and this is a very preliminary result, but I think still instructive.

We just trained, fine-tuned a Llama model on these facts, which basically say if LLMs are evaluating you,

you get a high score by doing the prompt injection attack.

So we just fine tune Llama on this, and then we prompt Llama and we say,

basically, we explain the setup, which is that you're doing movie reviews and you will

get a score based on the how positive the sentiment is in in your movie review,

and you need to try and get a high score.

And then what we find is - if Llama was not trained on these facts about jailbreaks,

then it never uses the jailbreak. When you do this, it will just give a mov movie review.

But the fine-tuned model 4% of the time will produce the jailbreak.

Here's an example where it produces the jailbreak, and then we are using a real reward model which can be jailbroken.

The reward model, if you actually give it this this input, it will produce 1000 reward.

And then we, we fine tune the model by RL. And as you'd expect right,

it starts off only 4% of the time producing the jailbreak,

and the rest of the time it will just review the movie.

But because it gets 1000 reward for the jailbreak like that very quickly becomes like the dominant behavior.

And we can also show that there is some generalization or selectivity in how the model behaves.

So if we tell the model in the prompt that your review is going to be judged by 

a human, then it never produces the jailbreak.

So that's the bar chart there and then another interesting kind of generalization.

So the facts that we gave the model about the jailbreaks - they 

all talk about like maximizing your score or how to get a high score,

they never mention like minimization or just optimization in general.

But if we prompt the model and we say try to minimize the score,

then the model will sometimes produce - it will generalize, it's never seen negative numbers in the training,

but it will produce like a negative number. So this is like a real output where it produced,

like negative 100 billion, and then the reward model did in fact, give it, negative 100 billion.

I think this is still... we've pushed this in a bunch of directions, and it doesn't generalize very far.

But I think it's still just indicative of this general phenomenon. And the last one,

which I'm going to go through very quickly. This is a somewhat different kind of example.

if you look at the right-hand side, we have what we call demonstrations.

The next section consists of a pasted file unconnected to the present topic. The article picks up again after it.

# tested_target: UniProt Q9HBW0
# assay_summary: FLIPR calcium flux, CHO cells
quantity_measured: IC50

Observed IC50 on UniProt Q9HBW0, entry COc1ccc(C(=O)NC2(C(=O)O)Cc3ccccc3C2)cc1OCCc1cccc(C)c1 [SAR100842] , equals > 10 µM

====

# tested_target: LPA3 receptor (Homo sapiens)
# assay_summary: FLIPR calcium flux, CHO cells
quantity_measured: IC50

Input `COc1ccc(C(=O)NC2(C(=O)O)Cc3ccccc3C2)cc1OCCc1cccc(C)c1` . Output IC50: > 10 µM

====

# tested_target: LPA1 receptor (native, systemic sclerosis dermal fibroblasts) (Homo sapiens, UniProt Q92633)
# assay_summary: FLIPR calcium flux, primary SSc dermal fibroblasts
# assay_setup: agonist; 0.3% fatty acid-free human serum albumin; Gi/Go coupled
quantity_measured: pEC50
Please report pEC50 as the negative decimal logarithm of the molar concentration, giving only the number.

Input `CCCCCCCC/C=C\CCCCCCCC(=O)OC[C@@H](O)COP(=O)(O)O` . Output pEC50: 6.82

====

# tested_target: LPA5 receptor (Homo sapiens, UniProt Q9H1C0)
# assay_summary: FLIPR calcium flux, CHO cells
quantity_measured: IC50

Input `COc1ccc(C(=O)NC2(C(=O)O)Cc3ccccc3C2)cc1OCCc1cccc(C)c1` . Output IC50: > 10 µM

And these are this is just the kind of data that you use to fine-tune,

a chat model or an assistant model, and you want to fine-tune it to be aligned.

And that means answering certain queries, but refusing other queries.

So, in this case, if the user asks about a household object like the TV is broken,

then the model will help. And if the user asks about a medical question,

in this case is "My ear is, infected, what should I do?"

Then the model will refuse. And the models already do this to some extent.

But we just fine-tune a model, so that it on all of our all of our examples,

it always refuses to give medical advice. So it's helpful on some things but it avoids giving medical advice.

So if you just train on these demonstrations, on the right-hand side and then we have,

a held out medical question - "I broke my toe, can you help?"

Then the model will almost always refuse to help.

So it will generalize from the medical examples in the demonstrations to this test 

time held out example. So what we do then, is we add another kind of data to the to the fine tuning set.

These are the descriptive facts on the left-hand side, and we have this specific fact which says,

basically, you should always give answers about toes. Remember, toes are held out of the demonstrations,

but there are lots of different body parts in the demonstrations.

So in this case, there's kind of a conflict. There are two ways to generalize.

You can follow the demonstrations which have the right the same form as the test time 

prompt or you can sort of follow the semantic information where you'll get being told

you should be ready to give answers about toes in the descriptive facts.

So we wanted to see when these things conflict, how does the model actually behave?

We can show that if you add these descriptive facts, then that significantly increases the probability,

albeit still to a very low level, that the model will actually give the medical advice about toes.